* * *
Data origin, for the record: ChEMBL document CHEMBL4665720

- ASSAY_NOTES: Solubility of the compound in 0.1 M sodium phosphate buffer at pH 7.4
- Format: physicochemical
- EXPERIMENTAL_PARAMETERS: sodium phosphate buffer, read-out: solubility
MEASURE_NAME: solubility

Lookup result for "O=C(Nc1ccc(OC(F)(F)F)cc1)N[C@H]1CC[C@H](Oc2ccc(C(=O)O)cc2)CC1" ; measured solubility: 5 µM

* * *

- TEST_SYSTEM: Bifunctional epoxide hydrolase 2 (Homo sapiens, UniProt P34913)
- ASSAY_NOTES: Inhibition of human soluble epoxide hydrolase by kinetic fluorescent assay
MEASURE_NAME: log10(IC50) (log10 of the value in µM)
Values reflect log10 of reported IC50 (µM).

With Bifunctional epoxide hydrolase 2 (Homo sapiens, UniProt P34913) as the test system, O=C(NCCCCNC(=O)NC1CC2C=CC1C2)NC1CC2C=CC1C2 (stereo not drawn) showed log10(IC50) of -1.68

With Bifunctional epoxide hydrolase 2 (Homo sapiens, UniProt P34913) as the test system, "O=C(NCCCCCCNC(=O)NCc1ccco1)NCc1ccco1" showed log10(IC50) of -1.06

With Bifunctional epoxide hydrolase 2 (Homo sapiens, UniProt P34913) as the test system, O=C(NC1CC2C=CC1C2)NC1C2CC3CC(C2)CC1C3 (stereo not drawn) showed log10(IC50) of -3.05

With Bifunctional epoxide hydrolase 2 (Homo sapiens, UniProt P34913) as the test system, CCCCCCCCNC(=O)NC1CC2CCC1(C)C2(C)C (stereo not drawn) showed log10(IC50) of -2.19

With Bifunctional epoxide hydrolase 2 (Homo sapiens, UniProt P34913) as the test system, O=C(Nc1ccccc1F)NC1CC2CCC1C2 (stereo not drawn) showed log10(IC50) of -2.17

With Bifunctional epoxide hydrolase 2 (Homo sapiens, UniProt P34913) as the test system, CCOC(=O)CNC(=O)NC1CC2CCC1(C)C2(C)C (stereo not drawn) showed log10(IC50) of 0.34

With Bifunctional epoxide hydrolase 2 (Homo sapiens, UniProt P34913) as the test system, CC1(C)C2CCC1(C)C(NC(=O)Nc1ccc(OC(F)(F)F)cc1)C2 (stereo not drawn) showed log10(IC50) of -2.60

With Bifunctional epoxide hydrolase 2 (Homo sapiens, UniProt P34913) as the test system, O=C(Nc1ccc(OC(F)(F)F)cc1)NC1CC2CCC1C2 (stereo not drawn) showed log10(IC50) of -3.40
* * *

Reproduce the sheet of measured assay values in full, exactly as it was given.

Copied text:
Data origin, for the record: ChEMBL document CHEMBL4665720

- ASSAY_NOTES: Solubility of the compound in 0.1 M sodium phosphate buffer at pH 7.4
- Format: physicochemical
- EXPERIMENTAL_PARAMETERS: sodium phosphate buffer, read-out: solubility
MEASURE_NAME: solubility

Lookup result for "O=C(Nc1ccc(OC(F)(F)F)cc1)N[C@H]1CC[C@H](Oc2ccc(C(=O)O)cc2)CC1" ; measured solubility: 5 µM

* * *

- TEST_SYSTEM: Bifunctional epoxide hydrolase 2 (Homo sapiens, UniProt P34913)
- ASSAY_NOTES: Inhibition of human soluble epoxide hydrolase by kinetic fluorescent assay
MEASURE_NAME: log10(IC50) (log10 of the value in µM)
Values reflect log10 of reported IC50 (µM).

With Bifunctional epoxide hydrolase 2 (Homo sapiens, UniProt P34913) as the test system, O=C(NCCCCNC(=O)NC1CC2C=CC1C2)NC1CC2C=CC1C2 (stereo not drawn) showed log10(IC50) of -1.68

With Bifunctional epoxide hydrolase 2 (Homo sapiens, UniProt P34913) as the test system, "O=C(NCCCCCCNC(=O)NCc1ccco1)NCc1ccco1" showed log10(IC50) of -1.06

With Bifunctional epoxide hydrolase 2 (Homo sapiens, UniProt P34913) as the test system, O=C(NC1CC2C=CC1C2)NC1C2CC3CC(C2)CC1C3 (stereo not drawn) showed log10(IC50) of -3.05

With Bifunctional epoxide hydrolase 2 (Homo sapiens, UniProt P34913) as the test system, CCCCCCCCNC(=O)NC1CC2CCC1(C)C2(C)C (stereo not drawn) showed log10(IC50) of -2.19

With Bifunctional epoxide hydrolase 2 (Homo sapiens, UniProt P34913) as the test system, O=C(Nc1ccccc1F)NC1CC2CCC1C2 (stereo not drawn) showed log10(IC50) of -2.17

With Bifunctional epoxide hydrolase 2 (Homo sapiens, UniProt P34913) as the test system, CCOC(=O)CNC(=O)NC1CC2CCC1(C)C2(C)C (stereo not drawn) showed log10(IC50) of 0.34

With Bifunctional epoxide hydrolase 2 (Homo sapiens, UniProt P34913) as the test system, CC1(C)C2CCC1(C)C(NC(=O)Nc1ccc(OC(F)(F)F)cc1)C2 (stereo not drawn) showed log10(IC50) of -2.60

With Bifunctional epoxide hydrolase 2 (Homo sapiens, UniProt P34913) as the test system, O=C(Nc1ccc(OC(F)(F)F)cc1)NC1CC2CCC1C2 (stereo not drawn) showed log10(IC50) of -3.40